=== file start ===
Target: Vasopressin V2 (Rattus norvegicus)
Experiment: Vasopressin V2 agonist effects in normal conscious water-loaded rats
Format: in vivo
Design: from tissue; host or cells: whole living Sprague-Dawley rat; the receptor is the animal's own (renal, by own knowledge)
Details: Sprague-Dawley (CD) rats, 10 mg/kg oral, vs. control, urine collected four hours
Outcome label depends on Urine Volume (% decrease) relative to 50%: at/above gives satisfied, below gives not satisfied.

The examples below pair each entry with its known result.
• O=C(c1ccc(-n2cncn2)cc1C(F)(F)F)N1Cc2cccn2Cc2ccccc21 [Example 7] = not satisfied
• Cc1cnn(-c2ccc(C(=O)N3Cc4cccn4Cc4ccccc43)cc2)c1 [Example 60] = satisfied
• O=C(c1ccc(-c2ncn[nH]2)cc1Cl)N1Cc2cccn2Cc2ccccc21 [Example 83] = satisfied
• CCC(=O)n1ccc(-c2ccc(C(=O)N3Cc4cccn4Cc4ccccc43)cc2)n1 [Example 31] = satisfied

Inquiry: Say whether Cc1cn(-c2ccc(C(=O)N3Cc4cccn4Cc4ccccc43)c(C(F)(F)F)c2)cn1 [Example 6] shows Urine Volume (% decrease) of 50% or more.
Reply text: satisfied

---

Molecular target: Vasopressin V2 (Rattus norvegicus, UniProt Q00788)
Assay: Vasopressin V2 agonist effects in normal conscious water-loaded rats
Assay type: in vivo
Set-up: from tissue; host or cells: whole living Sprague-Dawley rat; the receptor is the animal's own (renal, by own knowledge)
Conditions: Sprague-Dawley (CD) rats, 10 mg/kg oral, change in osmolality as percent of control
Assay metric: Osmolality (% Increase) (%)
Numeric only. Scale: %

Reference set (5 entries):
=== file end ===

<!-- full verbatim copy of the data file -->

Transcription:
Target: Vasopressin V2 (Rattus norvegicus)
Experiment: Vasopressin V2 agonist effects in normal conscious water-loaded rats
Format: in vivo
Design: from tissue; host or cells: whole living Sprague-Dawley rat; the receptor is the animal's own (renal, by own knowledge)
Details: Sprague-Dawley (CD) rats, 10 mg/kg oral, vs. control, urine collected four hours
Outcome label depends on Urine Volume (% decrease) relative to 50%: at/above gives satisfied, below gives not satisfied.

The examples below pair each entry with its known result.
• O=C(c1ccc(-n2cncn2)cc1C(F)(F)F)N1Cc2cccn2Cc2ccccc21 [Example 7] = not satisfied
• Cc1cnn(-c2ccc(C(=O)N3Cc4cccn4Cc4ccccc43)cc2)c1 [Example 60] = satisfied
• O=C(c1ccc(-c2ncn[nH]2)cc1Cl)N1Cc2cccn2Cc2ccccc21 [Example 83] = satisfied
• CCC(=O)n1ccc(-c2ccc(C(=O)N3Cc4cccn4Cc4ccccc43)cc2)n1 [Example 31] = satisfied

Inquiry: Say whether Cc1cn(-c2ccc(C(=O)N3Cc4cccn4Cc4ccccc43)c(C(F)(F)F)c2)cn1 [Example 6] shows Urine Volume (% decrease) of 50% or more.
Reply text: satisfied

---

Molecular target: Vasopressin V2 (Rattus norvegicus, UniProt Q00788)
Assay: Vasopressin V2 agonist effects in normal conscious water-loaded rats
Assay type: in vivo
Set-up: from tissue; host or cells: whole living Sprague-Dawley rat; the receptor is the animal's own (renal, by own knowledge)
Conditions: Sprague-Dawley (CD) rats, 10 mg/kg oral, change in osmolality as percent of control
Assay metric: Osmolality (% Increase) (%)
Numeric only. Scale: %

Reference set (5 entries):